Australian 3D bioprinting specialist Inventia Life Science has announced the closure of a Series B funding round that has seen it raise $25 million (USD).
Led by Blackbird Ventures and supported by long-term backer Skip Capital, the investment takes the firm’s total raised up to $32 million. Using its newfound capital, Inventia Life Science intends to ramp up the roll-out of its RASTRUM 3D bioprinter, particularly in the U.S, where it believes the system could address a biomedical R&D and drug discovery market that it estimates to be worth over $40 billion.
“This new round of financing is a very significant milestone for Inventia,” said Dr. Julio Ribeiro, CEO of Inventia Life Science. “The funds will enable us to scale up and take full advantage of the increasing global interest in such things as new approaches to cancer research, and the development and validation of new drugs.”
‘Digital Bioprinting’ technology
Based in suburban Sydney, Inventia Life Science specializes in building systems capable of creating realistic 3D human tissues for drug and therapy research applications. Describing itself as a ‘realist,’ the company says there has been “a lot of hype around 3D bioprinting,” but it’s “not chasing pipe dreams about printed organs,” and is instead seeking to ‘digitize’ the technology, to make it scalable.
Inventia Life Science’s bioprinting approach effectively revolves around its ability to rapidly deposit tiny droplets of cells and matrices with high accuracy, in a way that doesn’t affect their viability. Largely, the firm has been able to achieve this due to its unique bio-inks, which combine on contact without needing thermal stimuli, turning them into ‘matrix building blocks’ that can be built into configurable tissues.
Using this ‘Digital Bioprinting’ technology as a base, the company has managed to develop its first 3D bioprinter: the RASTRUM. Designed to act as a simple lab-based cell-culturing platform, the machine is compatible with standard well plates, and comes programmed with pre-set matrices and 3D models, allowing users to get printing without having to waste time on configuration or hydrogel engineering.
To help users drive down their cellular research time even further, the RASTRUM is also highly-automated, and features mechanized cleaning and sterilization as well as an auto-generated protocol, which according to Inventia Life Science, makes it “incredibly easy” for users to “create 3D cell models efficiently and reproducibly.”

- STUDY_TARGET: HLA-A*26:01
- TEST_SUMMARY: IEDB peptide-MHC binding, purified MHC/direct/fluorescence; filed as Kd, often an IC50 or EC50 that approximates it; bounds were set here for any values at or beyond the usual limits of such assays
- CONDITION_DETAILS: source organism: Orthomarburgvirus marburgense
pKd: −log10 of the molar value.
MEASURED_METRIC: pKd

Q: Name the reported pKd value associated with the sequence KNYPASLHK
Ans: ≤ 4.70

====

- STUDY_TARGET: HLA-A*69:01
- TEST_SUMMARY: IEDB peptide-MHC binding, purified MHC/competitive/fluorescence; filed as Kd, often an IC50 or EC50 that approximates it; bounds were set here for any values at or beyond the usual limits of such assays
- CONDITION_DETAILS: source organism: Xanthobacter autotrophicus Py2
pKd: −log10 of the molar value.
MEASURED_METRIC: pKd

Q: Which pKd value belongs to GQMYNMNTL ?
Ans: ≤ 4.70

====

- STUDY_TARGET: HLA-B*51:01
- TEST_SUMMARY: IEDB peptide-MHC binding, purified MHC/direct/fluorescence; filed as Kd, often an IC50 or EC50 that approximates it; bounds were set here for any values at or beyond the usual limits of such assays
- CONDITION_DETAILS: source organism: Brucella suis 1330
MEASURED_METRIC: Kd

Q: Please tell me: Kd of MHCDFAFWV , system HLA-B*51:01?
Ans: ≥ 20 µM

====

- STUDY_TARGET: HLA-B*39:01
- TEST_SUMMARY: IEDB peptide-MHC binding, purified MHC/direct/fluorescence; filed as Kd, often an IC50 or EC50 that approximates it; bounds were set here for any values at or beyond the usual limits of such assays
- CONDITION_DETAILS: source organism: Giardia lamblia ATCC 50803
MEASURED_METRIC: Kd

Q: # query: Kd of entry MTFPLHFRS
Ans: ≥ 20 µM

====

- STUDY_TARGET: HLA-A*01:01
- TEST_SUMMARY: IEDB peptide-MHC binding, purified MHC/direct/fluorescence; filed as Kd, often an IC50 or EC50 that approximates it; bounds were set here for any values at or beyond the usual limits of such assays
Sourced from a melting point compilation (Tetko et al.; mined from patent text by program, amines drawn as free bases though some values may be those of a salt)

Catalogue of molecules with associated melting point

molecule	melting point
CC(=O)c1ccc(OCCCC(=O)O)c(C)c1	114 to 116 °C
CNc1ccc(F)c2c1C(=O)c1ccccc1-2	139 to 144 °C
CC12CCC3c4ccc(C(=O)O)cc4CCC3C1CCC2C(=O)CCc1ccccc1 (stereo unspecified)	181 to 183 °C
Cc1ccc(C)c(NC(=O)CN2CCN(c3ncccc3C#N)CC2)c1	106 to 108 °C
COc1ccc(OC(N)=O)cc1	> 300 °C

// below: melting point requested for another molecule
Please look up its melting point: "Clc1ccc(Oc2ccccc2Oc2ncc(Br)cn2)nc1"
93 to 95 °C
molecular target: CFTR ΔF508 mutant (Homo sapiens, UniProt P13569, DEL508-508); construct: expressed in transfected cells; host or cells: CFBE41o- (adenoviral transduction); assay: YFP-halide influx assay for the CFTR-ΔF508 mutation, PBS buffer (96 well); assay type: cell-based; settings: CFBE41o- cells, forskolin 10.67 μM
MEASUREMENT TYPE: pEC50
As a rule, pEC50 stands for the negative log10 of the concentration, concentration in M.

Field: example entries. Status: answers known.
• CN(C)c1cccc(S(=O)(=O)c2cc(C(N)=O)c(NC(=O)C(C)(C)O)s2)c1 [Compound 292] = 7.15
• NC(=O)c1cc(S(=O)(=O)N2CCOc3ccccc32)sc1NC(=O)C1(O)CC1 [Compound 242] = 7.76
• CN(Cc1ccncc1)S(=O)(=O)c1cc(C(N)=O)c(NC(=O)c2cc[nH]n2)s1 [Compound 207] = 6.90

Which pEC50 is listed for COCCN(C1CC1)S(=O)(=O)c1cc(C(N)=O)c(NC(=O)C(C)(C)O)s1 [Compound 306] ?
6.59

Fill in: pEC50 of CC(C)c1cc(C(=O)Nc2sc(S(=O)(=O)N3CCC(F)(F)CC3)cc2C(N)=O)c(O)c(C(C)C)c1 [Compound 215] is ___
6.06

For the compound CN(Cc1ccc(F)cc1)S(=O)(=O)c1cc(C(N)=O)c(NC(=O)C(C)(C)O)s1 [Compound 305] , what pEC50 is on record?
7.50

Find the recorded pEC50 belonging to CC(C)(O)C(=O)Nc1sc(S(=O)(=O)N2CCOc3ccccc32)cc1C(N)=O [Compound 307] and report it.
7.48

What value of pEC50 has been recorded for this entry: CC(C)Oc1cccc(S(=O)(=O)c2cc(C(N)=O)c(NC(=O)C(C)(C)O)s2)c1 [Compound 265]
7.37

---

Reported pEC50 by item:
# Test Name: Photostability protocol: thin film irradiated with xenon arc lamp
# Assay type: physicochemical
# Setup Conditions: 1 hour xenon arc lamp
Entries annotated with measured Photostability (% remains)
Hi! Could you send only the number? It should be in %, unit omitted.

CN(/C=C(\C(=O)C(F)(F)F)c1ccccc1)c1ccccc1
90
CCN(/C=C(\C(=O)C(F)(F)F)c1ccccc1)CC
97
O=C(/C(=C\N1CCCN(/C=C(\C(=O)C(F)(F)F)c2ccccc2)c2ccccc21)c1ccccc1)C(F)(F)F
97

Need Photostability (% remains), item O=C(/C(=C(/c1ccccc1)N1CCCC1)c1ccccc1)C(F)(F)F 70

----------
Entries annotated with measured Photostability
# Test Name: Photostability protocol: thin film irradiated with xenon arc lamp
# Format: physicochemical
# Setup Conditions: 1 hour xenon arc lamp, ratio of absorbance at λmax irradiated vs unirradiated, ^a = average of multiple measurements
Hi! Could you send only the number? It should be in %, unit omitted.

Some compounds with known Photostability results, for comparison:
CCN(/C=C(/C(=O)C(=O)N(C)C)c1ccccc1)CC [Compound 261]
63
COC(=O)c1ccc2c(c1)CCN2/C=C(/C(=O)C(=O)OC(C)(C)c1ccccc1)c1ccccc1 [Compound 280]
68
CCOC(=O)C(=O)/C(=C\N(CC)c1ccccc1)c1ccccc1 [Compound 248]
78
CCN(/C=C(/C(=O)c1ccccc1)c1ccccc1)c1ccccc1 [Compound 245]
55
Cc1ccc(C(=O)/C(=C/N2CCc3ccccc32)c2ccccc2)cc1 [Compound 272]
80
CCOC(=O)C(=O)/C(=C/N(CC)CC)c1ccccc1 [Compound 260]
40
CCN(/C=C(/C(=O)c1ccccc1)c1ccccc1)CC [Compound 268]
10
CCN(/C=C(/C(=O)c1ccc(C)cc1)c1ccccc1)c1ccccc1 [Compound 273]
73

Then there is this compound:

Inventia’s business-culturing plans
Following the closure of its funding round, Inventia Life Science now says that it’s seeking to “market its RASTRUM 3D cell culture platform worldwide,” with a particular focus on the U.S. In order to achieve this, the firm has unveiled plans to expand its team from 36 to 150 staff by the end of 2024, and hired Dr. Dwayne Dexter as its new Director of U.S. Sales.
Having held a senior role at organ-on-a-chip provider Mimetas, the company is said to view Dexter as being vital to growing its pharma and academic base in the U.S. and Canada. Already, Inventia Life Science counts three ‘leading U.S. pharma companies’ as clients, and having installed its first system last year, it now aims to expedite this roll-out and “democratize access to affordable biomedical research.”
“We are thrilled to help accelerate the adoption globally of Inventia’s unique 3D cell culture platform,” added Niki Scevak, a Partner at Blackbird Ventures. “It’s a technology that improves cancer and other cellular research in a fundamental way, and the benefits of this will reshape many biomedical industries, in particular the pharmaceutical industry.”
“Our financial support of Inventia reflects our firm belief that there is a broad-based and urgent need in the biomedical world for what the company has developed.”
Advances in 3D cellular growth
Though viable 3D bioprinted organs still remain some way off, the technology is increasingly finding applications in the creation of artificial tissues with drug-testing potential. Just last month, CTIBIOTECH unveiled a new 3D bioprinting platform capable of producing low-cost reproducible colon cancer disease models for chemotherapeutic screening.
As one of the leaders in the emerging 3D bioprinting sector, CELLINK has also invested in expanding its cell-culturing capabilities. As part of its ‘bioconvergence’ strategy, the firm bought an in-vitro specialist in the MatTek Corporation earlier in 2021, with the aim of developing drug evaluation tissues that remove the need for animal testing. Both companies are now under the wider BICO umbrella.
Elsewhere, South Korean pharma firm HK inno.N announced plans to work with T&R Biofab last August to 3D bioprint human tissues for the testing of autoimmune and skin disorder drugs. Through their research, which has seen both companies assess the efficacy of multiple medications, they too seek to develop an alternative to animal testing for use within the medical and cosmetics industries.
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Featured image shows a scientist using Inventia Life Science’s RASTRUM 3D bioprinter. Image via Inventia Life Science.